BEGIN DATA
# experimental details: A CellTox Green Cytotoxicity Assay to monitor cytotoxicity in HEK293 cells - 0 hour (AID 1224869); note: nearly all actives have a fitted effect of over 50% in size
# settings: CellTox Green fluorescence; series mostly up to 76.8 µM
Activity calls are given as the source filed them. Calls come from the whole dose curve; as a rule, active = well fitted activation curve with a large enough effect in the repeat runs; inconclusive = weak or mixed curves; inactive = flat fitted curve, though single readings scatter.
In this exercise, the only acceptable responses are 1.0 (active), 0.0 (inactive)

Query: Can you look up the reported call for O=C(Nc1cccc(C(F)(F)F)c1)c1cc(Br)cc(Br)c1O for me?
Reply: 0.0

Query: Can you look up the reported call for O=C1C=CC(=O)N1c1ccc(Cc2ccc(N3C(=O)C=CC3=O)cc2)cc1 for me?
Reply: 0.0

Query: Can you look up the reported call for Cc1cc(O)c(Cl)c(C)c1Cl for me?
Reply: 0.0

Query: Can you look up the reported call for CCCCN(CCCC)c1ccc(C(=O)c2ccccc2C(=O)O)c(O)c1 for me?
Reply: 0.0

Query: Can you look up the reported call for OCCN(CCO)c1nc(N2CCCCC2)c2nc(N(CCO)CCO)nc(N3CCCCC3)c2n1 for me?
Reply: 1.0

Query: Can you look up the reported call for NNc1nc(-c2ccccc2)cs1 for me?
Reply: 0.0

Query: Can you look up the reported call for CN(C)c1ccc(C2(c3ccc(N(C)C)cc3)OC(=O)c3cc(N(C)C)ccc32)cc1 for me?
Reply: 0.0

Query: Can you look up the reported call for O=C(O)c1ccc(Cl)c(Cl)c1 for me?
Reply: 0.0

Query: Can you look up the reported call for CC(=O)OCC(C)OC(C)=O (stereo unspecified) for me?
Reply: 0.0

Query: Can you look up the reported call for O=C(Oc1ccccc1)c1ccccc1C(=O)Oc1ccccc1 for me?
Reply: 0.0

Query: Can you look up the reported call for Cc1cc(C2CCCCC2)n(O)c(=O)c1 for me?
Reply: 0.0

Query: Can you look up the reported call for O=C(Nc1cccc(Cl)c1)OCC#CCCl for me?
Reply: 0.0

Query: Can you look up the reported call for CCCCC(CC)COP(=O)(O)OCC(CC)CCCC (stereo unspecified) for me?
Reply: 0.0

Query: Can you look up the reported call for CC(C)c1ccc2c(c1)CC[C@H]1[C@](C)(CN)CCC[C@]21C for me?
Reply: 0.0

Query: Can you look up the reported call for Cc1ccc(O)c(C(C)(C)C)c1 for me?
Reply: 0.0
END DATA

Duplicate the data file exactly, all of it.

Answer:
# experimental details: A CellTox Green Cytotoxicity Assay to monitor cytotoxicity in HEK293 cells - 0 hour (AID 1224869); note: nearly all actives have a fitted effect of over 50% in size
# settings: CellTox Green fluorescence; series mostly up to 76.8 µM
Activity calls are given as the source filed them. Calls come from the whole dose curve; as a rule, active = well fitted activation curve with a large enough effect in the repeat runs; inconclusive = weak or mixed curves; inactive = flat fitted curve, though single readings scatter.
In this exercise, the only acceptable responses are 1.0 (active), 0.0 (inactive)

Query: Can you look up the reported call for O=C(Nc1cccc(C(F)(F)F)c1)c1cc(Br)cc(Br)c1O for me?
Reply: 0.0

Query: Can you look up the reported call for O=C1C=CC(=O)N1c1ccc(Cc2ccc(N3C(=O)C=CC3=O)cc2)cc1 for me?
Reply: 0.0

Query: Can you look up the reported call for Cc1cc(O)c(Cl)c(C)c1Cl for me?
Reply: 0.0

Query: Can you look up the reported call for CCCCN(CCCC)c1ccc(C(=O)c2ccccc2C(=O)O)c(O)c1 for me?
Reply: 0.0

Query: Can you look up the reported call for OCCN(CCO)c1nc(N2CCCCC2)c2nc(N(CCO)CCO)nc(N3CCCCC3)c2n1 for me?
Reply: 1.0

Query: Can you look up the reported call for NNc1nc(-c2ccccc2)cs1 for me?
Reply: 0.0

Query: Can you look up the reported call for CN(C)c1ccc(C2(c3ccc(N(C)C)cc3)OC(=O)c3cc(N(C)C)ccc32)cc1 for me?
Reply: 0.0

Query: Can you look up the reported call for O=C(O)c1ccc(Cl)c(Cl)c1 for me?
Reply: 0.0

Query: Can you look up the reported call for CC(=O)OCC(C)OC(C)=O (stereo unspecified) for me?
Reply: 0.0

Query: Can you look up the reported call for O=C(Oc1ccccc1)c1ccccc1C(=O)Oc1ccccc1 for me?
Reply: 0.0

Query: Can you look up the reported call for Cc1cc(C2CCCCC2)n(O)c(=O)c1 for me?
Reply: 0.0

Query: Can you look up the reported call for O=C(Nc1cccc(Cl)c1)OCC#CCCl for me?
Reply: 0.0

Query: Can you look up the reported call for CCCCC(CC)COP(=O)(O)OCC(CC)CCCC (stereo unspecified) for me?
Reply: 0.0

Query: Can you look up the reported call for CC(C)c1ccc2c(c1)CC[C@H]1[C@](C)(CN)CCC[C@]21C for me?
Reply: 0.0

Query: Can you look up the reported call for Cc1ccc(O)c(C(C)(C)C)c1 for me?
Reply: 0.0